GCC, Arab League blast US 9/11 lawsuit legislation

Sunday 18/09/2016
Complicated relationship

LONDON - The Gulf Cooperation Council (GCC) and the Arab League have thrown their support behind Saudi Arabia after the US House of Representatives passed a bill that would allow relatives of victims of the September 11th, 2001, attacks to sue the kingdom for compensation.

The Justice Against Sponsors of Terrorism Act (JASTA) would limit sovereign immunity of countries. The bill, which the House passed unanimously on a voice vote two days before the 15th anniversary of the terror attacks that killed nearly 3,000 people at the Pentagon, in Pennsylvania and New York, could result in the United States becom­ing vulnerable in courts around the world, the Obama administration said. The US Senate unanimously passed the measure in May.

US President Barack Obama has said he would veto the measure.

The Arab League denounced JAS­TA, with a statement by Secretary- General Ahmed Aboul Gheit saying: “This law is contrary to principles of the UN charter and the estab­lished rules of international law.” He said the bill was not based on international norms or principles of relations between states.

GCC Secretary-General Abdul Latif al-Zayani said the bill contra­dicted “the bases and principles of relations among countries, as well as the principle of sovereign immu­nity, a firm principle in the interna­tional laws and norms”, adding that “undermining this principle would inflict negative repercussion on re­lations between countries”.

UAE Foreign Minister Sheikh Ab­dullah bin Zayed al-Nahyan said: “This law is not equal with the foundations and principles of rela­tions among states and represents a clear violation given its negative repercussions and dangerous prec­edents.”

Media in the GCC also came out swinging. “The kingdom of Saudi Arabia, its people and society have become suspects without a crime, only on hypothetical grounds,” wrote Abdulaziz Sager, head of the Gulf Research Centre, in the Saudi daily Okaz, stressing that US inves­tigations into the 9/11 attacks “did not find a shred of evidence show­ing that Saudi Arabia was directly or indirectly involved in the incident”.

“In case this bill was used to tar­get Saudi Arabia, the kingdom’s leadership would be obliged to re­consider the nature of its relation with the United States… All options will be available and the United States will not be immune from losses,” Sager added.

The lead editorial in UAE’s Al- Khaleej, titled US extortion, echoed similar sentiments, describing the legislation as “an attempt to politi­cally and financially extort the Arab Gulf States, a breach of mutual re­lations among our countries and a violation of the most basic rules of international law.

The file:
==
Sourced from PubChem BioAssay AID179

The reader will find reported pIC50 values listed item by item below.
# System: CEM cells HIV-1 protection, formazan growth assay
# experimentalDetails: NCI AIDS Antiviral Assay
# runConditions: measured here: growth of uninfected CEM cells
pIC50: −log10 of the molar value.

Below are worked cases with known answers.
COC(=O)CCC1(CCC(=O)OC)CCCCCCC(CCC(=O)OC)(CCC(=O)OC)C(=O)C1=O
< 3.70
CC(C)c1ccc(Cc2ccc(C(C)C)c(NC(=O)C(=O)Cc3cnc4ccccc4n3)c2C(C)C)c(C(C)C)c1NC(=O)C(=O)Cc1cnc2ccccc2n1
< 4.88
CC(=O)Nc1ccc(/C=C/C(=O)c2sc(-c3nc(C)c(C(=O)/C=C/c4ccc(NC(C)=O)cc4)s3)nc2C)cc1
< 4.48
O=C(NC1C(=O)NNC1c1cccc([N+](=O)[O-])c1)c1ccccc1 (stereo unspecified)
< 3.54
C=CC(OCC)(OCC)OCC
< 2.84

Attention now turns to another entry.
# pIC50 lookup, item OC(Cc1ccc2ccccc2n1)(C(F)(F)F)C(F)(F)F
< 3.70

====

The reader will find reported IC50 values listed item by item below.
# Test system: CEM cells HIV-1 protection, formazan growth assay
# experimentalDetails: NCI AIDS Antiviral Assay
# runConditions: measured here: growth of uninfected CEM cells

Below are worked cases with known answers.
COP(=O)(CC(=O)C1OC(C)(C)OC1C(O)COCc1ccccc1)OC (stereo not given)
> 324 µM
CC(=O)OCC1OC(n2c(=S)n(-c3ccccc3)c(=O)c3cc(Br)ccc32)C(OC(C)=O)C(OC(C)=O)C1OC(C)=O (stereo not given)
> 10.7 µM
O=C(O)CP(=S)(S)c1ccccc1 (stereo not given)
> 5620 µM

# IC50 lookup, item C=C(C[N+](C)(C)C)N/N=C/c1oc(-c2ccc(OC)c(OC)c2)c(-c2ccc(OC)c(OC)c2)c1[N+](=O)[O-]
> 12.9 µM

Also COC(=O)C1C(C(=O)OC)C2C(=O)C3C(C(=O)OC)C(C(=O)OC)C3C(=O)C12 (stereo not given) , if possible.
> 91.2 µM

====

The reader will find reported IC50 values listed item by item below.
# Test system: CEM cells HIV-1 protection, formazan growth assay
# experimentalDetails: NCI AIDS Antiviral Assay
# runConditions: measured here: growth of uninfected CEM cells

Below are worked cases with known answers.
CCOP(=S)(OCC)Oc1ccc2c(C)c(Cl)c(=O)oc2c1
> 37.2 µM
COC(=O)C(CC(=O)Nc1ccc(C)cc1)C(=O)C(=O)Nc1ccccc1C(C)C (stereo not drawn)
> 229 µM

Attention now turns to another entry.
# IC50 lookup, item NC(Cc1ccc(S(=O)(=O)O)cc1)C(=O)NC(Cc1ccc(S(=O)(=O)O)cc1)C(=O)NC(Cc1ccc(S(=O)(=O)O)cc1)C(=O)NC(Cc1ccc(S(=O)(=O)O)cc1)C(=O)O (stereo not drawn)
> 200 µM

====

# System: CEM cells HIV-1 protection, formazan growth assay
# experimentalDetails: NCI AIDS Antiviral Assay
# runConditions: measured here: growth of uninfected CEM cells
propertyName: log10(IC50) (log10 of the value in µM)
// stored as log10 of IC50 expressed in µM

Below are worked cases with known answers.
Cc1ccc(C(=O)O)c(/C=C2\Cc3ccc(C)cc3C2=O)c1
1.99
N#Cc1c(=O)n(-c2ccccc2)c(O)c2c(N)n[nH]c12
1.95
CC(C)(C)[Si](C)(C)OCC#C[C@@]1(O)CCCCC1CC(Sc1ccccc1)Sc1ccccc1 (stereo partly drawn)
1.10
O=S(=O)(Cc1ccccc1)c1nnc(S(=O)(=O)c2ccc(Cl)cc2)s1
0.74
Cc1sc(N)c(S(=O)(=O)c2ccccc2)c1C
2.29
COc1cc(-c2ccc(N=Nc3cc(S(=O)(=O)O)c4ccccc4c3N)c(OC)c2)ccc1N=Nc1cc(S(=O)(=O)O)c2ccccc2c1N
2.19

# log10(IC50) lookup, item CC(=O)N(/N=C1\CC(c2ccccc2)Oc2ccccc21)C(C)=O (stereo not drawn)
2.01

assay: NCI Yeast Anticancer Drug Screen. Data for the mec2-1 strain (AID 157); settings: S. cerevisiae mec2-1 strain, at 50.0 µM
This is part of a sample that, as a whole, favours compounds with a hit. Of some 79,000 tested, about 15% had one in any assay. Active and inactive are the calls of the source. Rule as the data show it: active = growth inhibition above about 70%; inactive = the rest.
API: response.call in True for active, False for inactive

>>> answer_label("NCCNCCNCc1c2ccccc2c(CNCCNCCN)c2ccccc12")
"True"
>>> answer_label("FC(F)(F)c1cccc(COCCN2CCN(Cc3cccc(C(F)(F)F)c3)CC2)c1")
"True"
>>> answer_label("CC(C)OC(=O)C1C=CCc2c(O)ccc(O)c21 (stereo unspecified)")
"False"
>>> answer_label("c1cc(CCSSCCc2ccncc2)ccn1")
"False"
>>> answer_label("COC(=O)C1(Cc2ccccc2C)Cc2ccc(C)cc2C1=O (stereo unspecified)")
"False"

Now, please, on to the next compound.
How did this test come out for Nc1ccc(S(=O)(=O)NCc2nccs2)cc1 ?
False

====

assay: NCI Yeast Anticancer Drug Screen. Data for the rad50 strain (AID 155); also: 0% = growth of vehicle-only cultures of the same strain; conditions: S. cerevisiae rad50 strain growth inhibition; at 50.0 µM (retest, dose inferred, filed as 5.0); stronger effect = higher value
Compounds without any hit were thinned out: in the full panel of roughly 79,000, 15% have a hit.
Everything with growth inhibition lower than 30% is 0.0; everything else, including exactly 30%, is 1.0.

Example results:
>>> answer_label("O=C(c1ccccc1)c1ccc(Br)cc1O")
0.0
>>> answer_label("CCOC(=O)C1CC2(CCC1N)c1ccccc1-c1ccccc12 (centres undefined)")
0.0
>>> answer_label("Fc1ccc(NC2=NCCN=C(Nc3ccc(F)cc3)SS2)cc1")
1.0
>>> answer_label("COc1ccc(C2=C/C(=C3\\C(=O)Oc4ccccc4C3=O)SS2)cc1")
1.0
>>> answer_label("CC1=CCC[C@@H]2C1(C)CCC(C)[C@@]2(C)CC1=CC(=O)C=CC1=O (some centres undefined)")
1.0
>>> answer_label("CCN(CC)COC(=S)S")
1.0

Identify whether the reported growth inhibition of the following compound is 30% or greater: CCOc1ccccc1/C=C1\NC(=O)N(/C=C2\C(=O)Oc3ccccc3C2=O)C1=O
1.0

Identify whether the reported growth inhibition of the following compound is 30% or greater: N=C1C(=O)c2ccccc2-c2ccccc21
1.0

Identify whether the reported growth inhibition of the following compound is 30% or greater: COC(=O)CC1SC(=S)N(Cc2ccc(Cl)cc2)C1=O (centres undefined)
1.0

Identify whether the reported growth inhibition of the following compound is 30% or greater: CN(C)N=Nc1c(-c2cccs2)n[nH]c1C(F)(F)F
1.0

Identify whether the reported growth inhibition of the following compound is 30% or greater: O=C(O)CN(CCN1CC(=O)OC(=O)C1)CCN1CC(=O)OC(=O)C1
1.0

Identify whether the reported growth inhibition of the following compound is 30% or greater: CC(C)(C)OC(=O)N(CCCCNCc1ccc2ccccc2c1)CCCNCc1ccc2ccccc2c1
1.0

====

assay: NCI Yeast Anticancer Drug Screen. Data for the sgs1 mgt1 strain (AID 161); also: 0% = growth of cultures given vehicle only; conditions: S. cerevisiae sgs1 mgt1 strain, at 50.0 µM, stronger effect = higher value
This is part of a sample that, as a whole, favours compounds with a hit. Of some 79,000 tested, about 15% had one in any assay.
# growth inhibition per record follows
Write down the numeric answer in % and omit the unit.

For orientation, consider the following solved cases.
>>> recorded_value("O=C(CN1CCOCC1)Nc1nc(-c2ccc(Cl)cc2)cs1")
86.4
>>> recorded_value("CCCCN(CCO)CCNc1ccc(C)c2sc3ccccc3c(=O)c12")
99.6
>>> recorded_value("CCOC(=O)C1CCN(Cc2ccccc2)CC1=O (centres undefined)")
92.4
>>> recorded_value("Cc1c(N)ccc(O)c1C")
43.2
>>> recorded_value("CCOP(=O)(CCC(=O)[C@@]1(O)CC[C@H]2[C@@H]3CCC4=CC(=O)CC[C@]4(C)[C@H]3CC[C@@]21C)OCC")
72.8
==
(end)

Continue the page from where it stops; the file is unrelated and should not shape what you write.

“The United States practises blatant extortion, however, isn’t it time for Arab countries to take a clear and decisive stance to protect their interests from this tyranny that targets them?”

With a more aggressive defence of the kingdom, Saudi writer Mo­hannad Mubaidin wrote in Al-Yaum newspaper that Washington was responsible for “the on-going war in Afghanistan, destroying, occu­pying and undermining Iraq as well as all crises and open wars in Leba­non, Gaza, Syria, Yemen and Libya” ,stressing that Washington “will continue to exploit the September 11th [attacks] as an excuse against Islam and the Arabs”.

The Saudi government had warned that if the legislation were enacted, it would sell its US invest­ments. Saudi Foreign Minister Adel al-Jubeir accused the US Congress of “stripping the principle of sover­eign immunity, which would turn the world for international law into the law of the jungle”.

In July, the missing 28 pages of the 9/11 Commission Report were declassified. “The conclusion of the 9/11 Commission is — or was, as they wrote — they found ‘no evi­dence that the Saudi government as an institution or senior Saudi of­ficials individually funded al-Qae­da’,” White House spokesman Josh Earnest said upon the documents’ release.

Chairman of the US Senate Select Committee on Intelligence Richard Burr, R-North Carolina, and Vice- Chairwoman Dianne Feinstein, D-California, urged the public to read the results of follow-up investiga­tions by the CIA and the FBI as they debunked conspiracy theories and unfounded allegations.

Despite Riyadh and Washing­ton working closely on numerous regional issues, including the war Syria and the fight against the Is­lamic State (ISIS) and al-Qaeda, Saudi-US relations during the Obama administration seriously stumbled over the US attitude to­wards Iran.

Riyadh and other GCC capitals have viewed Washington as bolstering Tehran and enabling it to increase its destabilising activi­ties in the region, especially after sanctions were lifted as a part of the Iranian nuclear deal.

Saudi Arabia, which has maintained strong ties with both main political parties in the United States, is said to remain optimistic about the future.